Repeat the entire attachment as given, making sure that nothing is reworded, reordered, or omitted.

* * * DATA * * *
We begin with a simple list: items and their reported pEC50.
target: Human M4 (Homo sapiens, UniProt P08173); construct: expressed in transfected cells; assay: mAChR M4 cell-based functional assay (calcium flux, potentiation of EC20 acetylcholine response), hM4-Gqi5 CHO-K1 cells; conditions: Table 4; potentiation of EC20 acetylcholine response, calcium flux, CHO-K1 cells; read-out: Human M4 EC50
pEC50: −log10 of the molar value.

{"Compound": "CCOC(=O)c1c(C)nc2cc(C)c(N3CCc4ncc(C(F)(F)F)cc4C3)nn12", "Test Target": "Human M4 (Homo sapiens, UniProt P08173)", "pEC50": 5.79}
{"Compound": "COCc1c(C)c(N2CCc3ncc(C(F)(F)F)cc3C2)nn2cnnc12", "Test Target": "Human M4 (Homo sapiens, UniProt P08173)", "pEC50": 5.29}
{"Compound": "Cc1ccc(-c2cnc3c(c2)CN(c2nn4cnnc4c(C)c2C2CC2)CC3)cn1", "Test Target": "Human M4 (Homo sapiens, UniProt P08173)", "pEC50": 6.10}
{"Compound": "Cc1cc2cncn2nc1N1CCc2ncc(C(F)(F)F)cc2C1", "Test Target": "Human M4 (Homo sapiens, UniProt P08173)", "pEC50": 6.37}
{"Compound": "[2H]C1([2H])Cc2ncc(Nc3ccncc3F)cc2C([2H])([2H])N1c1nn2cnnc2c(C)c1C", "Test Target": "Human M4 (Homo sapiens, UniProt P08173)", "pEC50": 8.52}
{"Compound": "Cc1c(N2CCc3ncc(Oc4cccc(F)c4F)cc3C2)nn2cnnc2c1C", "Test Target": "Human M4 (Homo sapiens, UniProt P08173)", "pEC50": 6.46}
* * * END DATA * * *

We begin with a simple list: items and their reported pEC50.
target: Human M4 (Homo sapiens, UniProt P08173); construct: expressed in transfected cells; assay: mAChR M4 cell-based functional assay (calcium flux, potentiation of EC20 acetylcholine response), hM4-Gqi5 CHO-K1 cells; conditions: Table 4; potentiation of EC20 acetylcholine response, calcium flux, CHO-K1 cells; read-out: Human M4 EC50
pEC50: −log10 of the molar value.

{"Compound": "CCOC(=O)c1c(C)nc2cc(C)c(N3CCc4ncc(C(F)(F)F)cc4C3)nn12", "Test Target": "Human M4 (Homo sapiens, UniProt P08173)", "pEC50": 5.79}
{"Compound": "COCc1c(C)c(N2CCc3ncc(C(F)(F)F)cc3C2)nn2cnnc12", "Test Target": "Human M4 (Homo sapiens, UniProt P08173)", "pEC50": 5.29}
{"Compound": "Cc1ccc(-c2cnc3c(c2)CN(c2nn4cnnc4c(C)c2C2CC2)CC3)cn1", "Test Target": "Human M4 (Homo sapiens, UniProt P08173)", "pEC50": 6.10}
{"Compound": "Cc1cc2cncn2nc1N1CCc2ncc(C(F)(F)F)cc2C1", "Test Target": "Human M4 (Homo sapiens, UniProt P08173)", "pEC50": 6.37}
{"Compound": "[2H]C1([2H])Cc2ncc(Nc3ccncc3F)cc2C([2H])([2H])N1c1nn2cnnc2c(C)c1C", "Test Target": "Human M4 (Homo sapiens, UniProt P08173)", "pEC50": 8.52}
{"Compound": "Cc1c(N2CCc3ncc(Oc4cccc(F)c4F)cc3C2)nn2cnnc2c1C", "Test Target": "Human M4 (Homo sapiens, UniProt P08173)", "pEC50": 6.46}